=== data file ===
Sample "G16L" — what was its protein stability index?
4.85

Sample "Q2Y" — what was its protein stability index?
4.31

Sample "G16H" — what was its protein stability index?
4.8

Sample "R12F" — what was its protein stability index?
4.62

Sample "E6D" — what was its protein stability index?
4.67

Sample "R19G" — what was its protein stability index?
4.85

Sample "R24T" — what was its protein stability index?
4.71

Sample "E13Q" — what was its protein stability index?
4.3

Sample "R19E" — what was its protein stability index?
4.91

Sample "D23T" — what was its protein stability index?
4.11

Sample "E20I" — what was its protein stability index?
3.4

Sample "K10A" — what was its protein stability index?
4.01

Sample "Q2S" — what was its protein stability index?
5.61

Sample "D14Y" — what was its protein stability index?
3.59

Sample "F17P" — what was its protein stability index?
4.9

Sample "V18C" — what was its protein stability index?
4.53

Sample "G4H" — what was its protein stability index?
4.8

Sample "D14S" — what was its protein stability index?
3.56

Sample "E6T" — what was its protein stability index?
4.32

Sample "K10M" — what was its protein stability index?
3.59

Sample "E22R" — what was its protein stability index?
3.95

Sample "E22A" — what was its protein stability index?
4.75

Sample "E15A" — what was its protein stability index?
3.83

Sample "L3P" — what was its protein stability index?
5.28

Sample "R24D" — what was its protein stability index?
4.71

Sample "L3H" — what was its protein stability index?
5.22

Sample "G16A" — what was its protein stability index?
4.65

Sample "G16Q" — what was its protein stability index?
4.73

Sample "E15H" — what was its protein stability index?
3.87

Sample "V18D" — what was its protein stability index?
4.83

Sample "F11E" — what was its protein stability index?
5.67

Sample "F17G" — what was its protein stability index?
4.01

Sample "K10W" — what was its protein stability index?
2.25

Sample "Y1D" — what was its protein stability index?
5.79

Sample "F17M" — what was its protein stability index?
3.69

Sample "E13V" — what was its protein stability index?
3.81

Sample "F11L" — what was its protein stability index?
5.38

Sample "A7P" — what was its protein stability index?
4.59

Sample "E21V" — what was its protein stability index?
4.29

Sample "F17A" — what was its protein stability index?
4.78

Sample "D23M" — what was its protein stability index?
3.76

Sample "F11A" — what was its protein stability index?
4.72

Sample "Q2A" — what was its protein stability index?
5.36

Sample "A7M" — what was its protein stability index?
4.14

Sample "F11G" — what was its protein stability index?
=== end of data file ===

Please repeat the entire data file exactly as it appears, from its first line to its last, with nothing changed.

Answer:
Sample "G16L" — what was its protein stability index?
4.85

Sample "Q2Y" — what was its protein stability index?
4.31

Sample "G16H" — what was its protein stability index?
4.8

Sample "R12F" — what was its protein stability index?
4.62

Sample "E6D" — what was its protein stability index?
4.67

Sample "R19G" — what was its protein stability index?
4.85

Sample "R24T" — what was its protein stability index?
4.71

Sample "E13Q" — what was its protein stability index?
4.3

Sample "R19E" — what was its protein stability index?
4.91

Sample "D23T" — what was its protein stability index?
4.11

Sample "E20I" — what was its protein stability index?
3.4

Sample "K10A" — what was its protein stability index?
4.01

Sample "Q2S" — what was its protein stability index?
5.61

Sample "D14Y" — what was its protein stability index?
3.59

Sample "F17P" — what was its protein stability index?
4.9

Sample "V18C" — what was its protein stability index?
4.53

Sample "G4H" — what was its protein stability index?
4.8

Sample "D14S" — what was its protein stability index?
3.56

Sample "E6T" — what was its protein stability index?
4.32

Sample "K10M" — what was its protein stability index?
3.59

Sample "E22R" — what was its protein stability index?
3.95

Sample "E22A" — what was its protein stability index?
4.75

Sample "E15A" — what was its protein stability index?
3.83

Sample "L3P" — what was its protein stability index?
5.28

Sample "R24D" — what was its protein stability index?
4.71

Sample "L3H" — what was its protein stability index?
5.22

Sample "G16A" — what was its protein stability index?
4.65

Sample "G16Q" — what was its protein stability index?
4.73

Sample "E15H" — what was its protein stability index?
3.87

Sample "V18D" — what was its protein stability index?
4.83

Sample "F11E" — what was its protein stability index?
5.67

Sample "F17G" — what was its protein stability index?
4.01

Sample "K10W" — what was its protein stability index?
2.25

Sample "Y1D" — what was its protein stability index?
5.79

Sample "F17M" — what was its protein stability index?
3.69

Sample "E13V" — what was its protein stability index?
3.81

Sample "F11L" — what was its protein stability index?
5.38

Sample "A7P" — what was its protein stability index?
4.59

Sample "E21V" — what was its protein stability index?
4.29

Sample "F17A" — what was its protein stability index?
4.78

Sample "D23M" — what was its protein stability index?
3.76

Sample "F11A" — what was its protein stability index?
4.72

Sample "Q2A" — what was its protein stability index?
5.36

Sample "A7M" — what was its protein stability index?
4.14

Sample "F11G" — what was its protein stability index?